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BUSINESS NEEDS A STABLE COURT SYSTEM-FUNDING AND TORT REFORM WILL HELP

On December 7 OCBC Legal Affairs Committee Chair, Jeff Reeves, Gibson Dunn & Crutcher LLP, testified at a public hearing at UC Irvine’s School of Law on the proposed cuts to funding the state’s court system due to the budget crisis. Reeves testified on the importance of a fully-funded and fully-functioning civil court system to California’s businesses. He also called on the legal community to work with OCBC to dialogue on making litigation the exception, not the rule, in California, and reduce an over-crowded court calendar. In order to thrive, businesses need the predictability and stability of the courts so they can settle disputes intelligently, peacefully and quickly. Corporate decision-makers can make better decisions if they can forecast with reasonable precision the likely range of outcomes in a given business dispute, and know that the dispute can be resolved by the courts by a date in the not-too-distant future. CLICK HERE to read Mr. Reeves’ testimony.

The existing budget reduction, and potential future cuts, are threatening to undermine the efficacy of the judicial branch. California’s chronically under-funded courts have resorted to delaying filling judicial vacancies and judicial support positions, introducing furloughs, cutting hours and eliminating court days altogether.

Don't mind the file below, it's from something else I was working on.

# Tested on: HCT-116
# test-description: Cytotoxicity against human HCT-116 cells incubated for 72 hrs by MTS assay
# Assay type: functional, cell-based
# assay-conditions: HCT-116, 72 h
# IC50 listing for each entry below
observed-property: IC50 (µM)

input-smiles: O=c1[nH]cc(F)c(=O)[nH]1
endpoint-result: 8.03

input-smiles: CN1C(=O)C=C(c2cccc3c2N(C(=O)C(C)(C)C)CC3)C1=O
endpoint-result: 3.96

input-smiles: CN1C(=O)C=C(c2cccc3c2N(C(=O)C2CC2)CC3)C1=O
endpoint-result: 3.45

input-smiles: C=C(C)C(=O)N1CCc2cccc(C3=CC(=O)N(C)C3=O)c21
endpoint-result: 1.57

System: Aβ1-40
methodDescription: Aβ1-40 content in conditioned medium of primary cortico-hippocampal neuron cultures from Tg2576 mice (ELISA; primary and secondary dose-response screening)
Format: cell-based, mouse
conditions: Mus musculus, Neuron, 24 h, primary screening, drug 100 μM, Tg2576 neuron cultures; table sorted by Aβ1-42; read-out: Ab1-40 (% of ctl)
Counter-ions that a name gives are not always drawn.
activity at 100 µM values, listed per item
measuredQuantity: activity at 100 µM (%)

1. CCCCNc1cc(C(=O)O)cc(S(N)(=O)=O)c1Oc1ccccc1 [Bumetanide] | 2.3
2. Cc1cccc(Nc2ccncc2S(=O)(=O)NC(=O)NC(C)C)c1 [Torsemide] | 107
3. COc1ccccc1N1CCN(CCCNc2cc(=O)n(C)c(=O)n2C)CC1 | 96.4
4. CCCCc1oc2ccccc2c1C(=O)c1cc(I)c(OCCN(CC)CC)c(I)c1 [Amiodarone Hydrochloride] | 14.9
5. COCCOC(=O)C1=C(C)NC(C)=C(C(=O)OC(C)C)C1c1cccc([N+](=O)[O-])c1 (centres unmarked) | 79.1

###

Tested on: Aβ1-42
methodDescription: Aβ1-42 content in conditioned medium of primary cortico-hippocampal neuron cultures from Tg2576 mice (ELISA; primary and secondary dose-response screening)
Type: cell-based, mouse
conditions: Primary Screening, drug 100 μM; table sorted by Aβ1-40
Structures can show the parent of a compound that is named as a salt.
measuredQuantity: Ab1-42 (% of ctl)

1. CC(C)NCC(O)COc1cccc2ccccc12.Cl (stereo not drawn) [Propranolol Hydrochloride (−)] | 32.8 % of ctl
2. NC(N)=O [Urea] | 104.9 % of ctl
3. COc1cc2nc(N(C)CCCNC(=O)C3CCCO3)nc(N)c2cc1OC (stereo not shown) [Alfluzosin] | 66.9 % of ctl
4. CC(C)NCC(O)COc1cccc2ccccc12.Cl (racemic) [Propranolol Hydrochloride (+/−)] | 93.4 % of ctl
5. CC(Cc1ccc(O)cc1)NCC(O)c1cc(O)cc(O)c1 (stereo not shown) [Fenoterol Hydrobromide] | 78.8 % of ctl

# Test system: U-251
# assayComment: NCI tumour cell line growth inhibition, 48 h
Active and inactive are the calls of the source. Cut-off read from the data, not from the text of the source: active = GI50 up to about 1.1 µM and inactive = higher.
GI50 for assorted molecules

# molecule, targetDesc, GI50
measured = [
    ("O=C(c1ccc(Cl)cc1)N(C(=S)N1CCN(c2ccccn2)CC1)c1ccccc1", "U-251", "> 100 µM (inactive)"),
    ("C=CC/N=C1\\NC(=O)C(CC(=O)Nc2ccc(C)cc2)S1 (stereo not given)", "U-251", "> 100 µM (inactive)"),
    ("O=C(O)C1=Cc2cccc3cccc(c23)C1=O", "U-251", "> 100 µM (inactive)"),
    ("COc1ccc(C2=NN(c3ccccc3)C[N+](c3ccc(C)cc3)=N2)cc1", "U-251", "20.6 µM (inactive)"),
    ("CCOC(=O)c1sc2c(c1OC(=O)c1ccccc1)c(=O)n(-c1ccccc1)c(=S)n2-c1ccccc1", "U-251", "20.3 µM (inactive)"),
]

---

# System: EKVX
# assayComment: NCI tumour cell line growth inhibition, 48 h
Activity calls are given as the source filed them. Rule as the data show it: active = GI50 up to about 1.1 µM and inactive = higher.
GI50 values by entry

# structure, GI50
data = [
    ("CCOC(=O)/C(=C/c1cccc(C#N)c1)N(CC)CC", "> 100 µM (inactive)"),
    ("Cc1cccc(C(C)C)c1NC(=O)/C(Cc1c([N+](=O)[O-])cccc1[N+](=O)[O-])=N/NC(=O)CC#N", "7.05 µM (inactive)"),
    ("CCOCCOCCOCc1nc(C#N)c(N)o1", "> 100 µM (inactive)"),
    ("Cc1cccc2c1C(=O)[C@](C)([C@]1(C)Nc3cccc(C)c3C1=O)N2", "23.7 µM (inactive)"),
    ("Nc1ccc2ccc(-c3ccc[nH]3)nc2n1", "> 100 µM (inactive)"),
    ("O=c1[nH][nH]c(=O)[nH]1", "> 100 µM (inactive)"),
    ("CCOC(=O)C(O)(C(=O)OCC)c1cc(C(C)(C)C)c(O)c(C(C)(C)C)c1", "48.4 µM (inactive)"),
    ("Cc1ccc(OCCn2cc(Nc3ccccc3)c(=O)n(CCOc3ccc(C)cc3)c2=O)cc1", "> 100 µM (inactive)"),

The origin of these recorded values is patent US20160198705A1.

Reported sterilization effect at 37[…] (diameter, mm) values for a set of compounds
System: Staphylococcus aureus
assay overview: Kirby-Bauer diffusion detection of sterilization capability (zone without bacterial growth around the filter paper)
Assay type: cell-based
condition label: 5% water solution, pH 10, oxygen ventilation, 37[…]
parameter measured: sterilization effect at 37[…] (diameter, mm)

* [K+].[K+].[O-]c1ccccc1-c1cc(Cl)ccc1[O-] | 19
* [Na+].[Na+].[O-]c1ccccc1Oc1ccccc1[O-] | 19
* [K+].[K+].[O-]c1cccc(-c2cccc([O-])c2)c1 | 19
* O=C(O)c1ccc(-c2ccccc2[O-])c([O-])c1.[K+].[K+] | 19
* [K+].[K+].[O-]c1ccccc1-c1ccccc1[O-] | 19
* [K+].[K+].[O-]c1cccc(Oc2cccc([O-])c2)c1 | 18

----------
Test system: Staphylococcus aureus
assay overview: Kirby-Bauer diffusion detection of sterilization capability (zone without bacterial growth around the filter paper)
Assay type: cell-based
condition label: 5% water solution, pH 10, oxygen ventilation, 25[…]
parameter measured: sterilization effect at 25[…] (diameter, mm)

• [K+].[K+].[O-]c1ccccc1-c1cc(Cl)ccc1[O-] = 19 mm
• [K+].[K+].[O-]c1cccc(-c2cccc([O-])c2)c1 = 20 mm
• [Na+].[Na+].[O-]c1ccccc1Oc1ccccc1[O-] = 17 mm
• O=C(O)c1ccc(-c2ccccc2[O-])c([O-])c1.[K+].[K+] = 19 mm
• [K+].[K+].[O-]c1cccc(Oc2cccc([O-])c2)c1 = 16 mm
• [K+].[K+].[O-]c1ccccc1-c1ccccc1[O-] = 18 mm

The added uncertainty will introduce chaos into a system whose very purpose is to eliminate chaos. If businesses suffer, then commerce suffers, and business investment and growth will be stymied. The economic costs from under-funded courts results in corresponding tax losses that are estimated to be as much or more than the savings the cuts were intended to create. A dialogue should be encourages between the business community and the legal community aimed as suggesting reforms that stem the flow of cases that have no place being filed in the first place. For more information contact Kate Klimow, Vice President of Government Affairs.


Posted on December 20, 2011

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